With the Partitioning, OLAP, Advanced Analytics and Real Application Testing options

 

Now looking in the PDB_PLUG_IN_VIOLATIONS view the error is evident:

SQL> SELECT name, type, status, message, action FROM pdb_plug_in_violations ORDER BY 1,2;

NAME     TYPE      STATUS    MESSAGE                                            ACTION
-------- --------- --------- -------------------------------------------------- --------------------------------------------------
MY_PROD  ERROR     PENDING   SQL patch ID/UID 22139226/19729684 (Database PSU 1 Call datapatch to install in the PDB or the CDB
                             2.1.0.2.160119, Oracle JavaVM Component (Jan2016))
                             : Installed in the PDB but not in the CDB.

MY_PROD  ERROR     PENDING   PDB plugged in is a non-CDB, requires noncdb_to_pd Run noncdb_to_pdb.sql.
                             b.sql be run.

MY_PROD  WARNING   RESOLVED  Service name or network name of service MY_PROD in Drop the service and recreate it with an appropria
                              the PDB is invalid or conflicts with an existing  te name.
                             service name or network name in the CDB.

MY_PROD  WARNING   RESOLVED  CDB parameter compatible mismatch: Previous '11.2. Please check the parameter in the current CDB
                             0.4.0' Current '12.1.0.2.0'

MY_PROD  WARNING   PENDING   Database option OLS mismatch: PDB installed versio Fix the database option in the PDB or the CDB
                             n NULL. CDB installed version 12.1.0.2.0.

MY_PROD  WARNING   PENDING   Database option DV mismatch: PDB installed version Fix the database option in the PDB or the CDB
                              NULL. CDB installed version 12.1.0.2.0.


6 rows selected.

SQL>

 

At this point since the CDB clone has failed and since the noncdb_to_pdb.sql script cannot be run twice, the new PDB should be dropped. Resolving the root cause of the error by patching and then repeating the clone is necessary.

Applying the PSU

Fortunately the fix is conceptually simple: apply the PSU patch into the database. Though the catch is that I actually had installed the “Combo of 12.1.0.2.160119 OJVM PSU and 12.1.0.2.160119 DB PSU (Jan 2016)” bundle patch (22191659) into the Oracle Home. This combo includes the DB PSU (patch 21948354) plus the OJVM PSU (patch 22139226). And while the DB PSU can be applied without outage, the OJVM patch cannot. Instead for the OJVM patch or the combo, the CDB and the PDBs must all be restarted in UPGRADE mode.

Restarting in UPGRADE mode is fine in this case study where the CDB was just recently created to house the newly upgraded PDB. But if trying to plug the new database into an existing CDB with other applications running in production, shutting down the entire CDB to run datapatch may cause a problem.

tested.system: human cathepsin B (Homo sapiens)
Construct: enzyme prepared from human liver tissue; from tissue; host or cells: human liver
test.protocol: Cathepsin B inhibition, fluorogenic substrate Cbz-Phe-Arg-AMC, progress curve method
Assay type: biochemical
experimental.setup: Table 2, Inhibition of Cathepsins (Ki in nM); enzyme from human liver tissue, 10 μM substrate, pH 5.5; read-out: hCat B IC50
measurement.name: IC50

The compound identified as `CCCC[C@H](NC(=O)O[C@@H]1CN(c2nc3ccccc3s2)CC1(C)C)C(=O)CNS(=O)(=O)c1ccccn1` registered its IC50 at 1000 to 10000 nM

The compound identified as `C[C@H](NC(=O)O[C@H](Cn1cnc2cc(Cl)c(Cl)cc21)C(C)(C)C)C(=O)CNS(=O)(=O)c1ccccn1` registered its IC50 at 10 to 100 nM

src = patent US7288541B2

Following the README documentation for the just the JAN2016 DB PSU (patch 21948354) doesn’t help. It states that the patch can be applied the database and pluggable databases open (section “3.3.2 Loading Modified SQL Files into the Database“). However because I’ve installed the combo patch into the Oracle Home, trying to patch with the database open will cause the patching to fail:

$ ./datapatch -verbose
SQL Patching tool version 12.1.0.2.0 on Fri Mar  4 15:45:27 2016
Copyright (c) 2015, Oracle.  All rights reserved.

Log file for this invocation: /u01/app/oracle/cfgtoollogs/sqlpatch/sqlpatch_3260_2016_03_04_15_45_27/sqlpatch_invocation.log

Connecting to database...OK
Note:  Datapatch will only apply or rollback SQL fixes for PDBs
       that are in an open state, no patches will be applied to closed PDBs.
       Please refer to Note: Datapatch: Database 12c Post Patch SQL Automation
       (Doc ID 1585822.1)
Bootstrapping registry and package to current versions...done
Determining current state...done

Current state of SQL patches:
Patch 22139226 (Database PSU 12.1.0.2.160119, Oracle JavaVM Component (Jan2016)):
  Installed in the binary registry only
Bundle series PSU:
  ID 160119 in the binary registry and not installed in any PDB

Adding patches to installation queue and performing prereq checks...
Installation queue:
  For the following PDBs: CDB$ROOT PDB$SEED
    Nothing to roll back
    The following patches will be applied:
      22139226 (Database PSU 12.1.0.2.160119, Oracle JavaVM Component (Jan2016))
      21948354 (Database Patch Set Update : 12.1.0.2.160119 (21948354))

Error: prereq checks failed!